Mr.+Perezchica%3A+From+a+Hawk+to+a+Don

Mr. Perezchica: From a Hawk to a Don

September 13, 2022

With the closing of Ellen Ochoa Preparatory Academy earlier this year, many teachers were forced to make other schools their new home. One of these teachers was Juan Perezchica. After five years at Ellen Ochoa, beginning in 2017, he had to move to a new school and found himself staying within the ERUSD school district.  Now at El Rancho, he continues to teach the same subjects he used to, forensics and chemistry.

 

His transition from Ellen Ochoa to El Rancho was surprisingly smooth. He said, “There are more students in each of my classes now, but I teach fewer subjects, which I think contributes to a slight easing of the workload I do. The science department is more organized at El Rancho, and everyone knows their tasks. At Ellen Ochoa, there were only two science teachers, and the department work was spread among the two, which often made it feel overwhelming.” Having more teachers by his side calms his nerves and allows for more personal time rather than being swamped by work.

 

The difference in size between Ellen Ochoa and El Rancho also affected the way Perezchica teaches. With the increased amount of facilities and equipment available at El Rancho, he is able to teach and conduct lab experiments better. He also likes the fact that El Rancho has more sports and clubs.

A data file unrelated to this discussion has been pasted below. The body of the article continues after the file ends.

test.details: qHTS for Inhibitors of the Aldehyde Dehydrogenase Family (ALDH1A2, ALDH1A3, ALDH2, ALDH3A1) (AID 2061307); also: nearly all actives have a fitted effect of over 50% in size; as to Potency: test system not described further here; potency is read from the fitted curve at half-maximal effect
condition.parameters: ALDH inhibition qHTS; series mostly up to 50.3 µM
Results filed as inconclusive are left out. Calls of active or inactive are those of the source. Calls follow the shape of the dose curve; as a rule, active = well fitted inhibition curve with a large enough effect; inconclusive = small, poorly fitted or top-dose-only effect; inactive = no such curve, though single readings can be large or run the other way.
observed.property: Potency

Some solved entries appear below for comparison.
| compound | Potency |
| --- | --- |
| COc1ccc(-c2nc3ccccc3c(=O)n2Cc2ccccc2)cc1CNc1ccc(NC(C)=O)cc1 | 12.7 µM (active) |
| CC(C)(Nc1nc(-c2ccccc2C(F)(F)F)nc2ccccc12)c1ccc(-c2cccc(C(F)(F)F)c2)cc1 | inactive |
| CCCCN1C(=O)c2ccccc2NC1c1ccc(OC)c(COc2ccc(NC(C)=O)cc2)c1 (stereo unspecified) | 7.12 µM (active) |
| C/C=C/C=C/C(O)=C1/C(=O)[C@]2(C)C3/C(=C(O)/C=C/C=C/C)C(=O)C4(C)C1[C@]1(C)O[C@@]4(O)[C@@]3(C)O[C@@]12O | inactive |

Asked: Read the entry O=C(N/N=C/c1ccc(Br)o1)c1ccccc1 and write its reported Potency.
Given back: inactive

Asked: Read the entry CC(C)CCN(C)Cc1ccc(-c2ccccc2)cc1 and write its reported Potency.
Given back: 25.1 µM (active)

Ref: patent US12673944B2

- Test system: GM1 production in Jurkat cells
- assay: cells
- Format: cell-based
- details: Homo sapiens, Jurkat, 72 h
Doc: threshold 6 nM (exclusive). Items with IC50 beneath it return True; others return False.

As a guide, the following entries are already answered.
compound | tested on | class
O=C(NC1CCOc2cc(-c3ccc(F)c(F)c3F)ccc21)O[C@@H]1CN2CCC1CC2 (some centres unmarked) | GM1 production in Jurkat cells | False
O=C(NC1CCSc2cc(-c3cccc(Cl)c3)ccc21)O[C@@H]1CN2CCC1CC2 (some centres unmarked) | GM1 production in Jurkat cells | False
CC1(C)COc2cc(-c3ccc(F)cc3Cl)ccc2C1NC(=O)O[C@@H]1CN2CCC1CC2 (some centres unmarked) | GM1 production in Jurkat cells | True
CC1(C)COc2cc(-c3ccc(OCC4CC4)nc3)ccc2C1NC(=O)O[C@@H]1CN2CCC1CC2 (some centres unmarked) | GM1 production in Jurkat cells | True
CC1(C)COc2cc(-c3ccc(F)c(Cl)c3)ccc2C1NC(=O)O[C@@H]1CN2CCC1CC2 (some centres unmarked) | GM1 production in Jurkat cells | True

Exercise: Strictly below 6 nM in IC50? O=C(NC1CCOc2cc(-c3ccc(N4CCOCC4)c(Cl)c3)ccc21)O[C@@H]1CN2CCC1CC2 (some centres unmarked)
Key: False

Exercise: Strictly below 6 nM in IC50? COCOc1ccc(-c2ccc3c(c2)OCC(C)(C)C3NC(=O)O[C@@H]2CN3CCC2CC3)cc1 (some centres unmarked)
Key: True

“At El Rancho High, there are more sports activities and more clubs, to keep students engaged and excited about school life. This is a huge plus,” said Perezchica. “Also, there appear to be more teacher advisors for each of the different clubs.” Currently, Perezchica is the co-advisor for the Robotics Club, along with Ms. Knarreborg and Ms. Dorado. With more advisors, clubs become easier to manage.

 

While he does miss the small, tight-knit feel of the smaller campus of Ellen Ochoa, he prefers the larger campus of El Rancho. However, he believes that the larger campus and larger classes come with some downsides. “Fewer students per class is traditionally more advantageous because you can target every child’s need more easily; it’s more of a challenge with the larger classroom sizes here at El Rancho.”

 

Another downside he found is that communication between teachers is a bit more difficult with the larger size of El Rancho, “At its peak, Ellen Ochoa only had 16 people on the teaching and administrative staff, so everyone knew each other very well and that made communication easy. El Rancho High is a much bigger school with dozens upon dozens of teachers, so communication between teachers requires a bit more energy.” 

 

Even with some of these differences, Perezchica still likes El Rancho due to the overwhelming advantages it has. He wants to utilize these advantages to make sure that this year is a great year for his students. While the school may be different, his drive is to teach his to the best of his is the same. 

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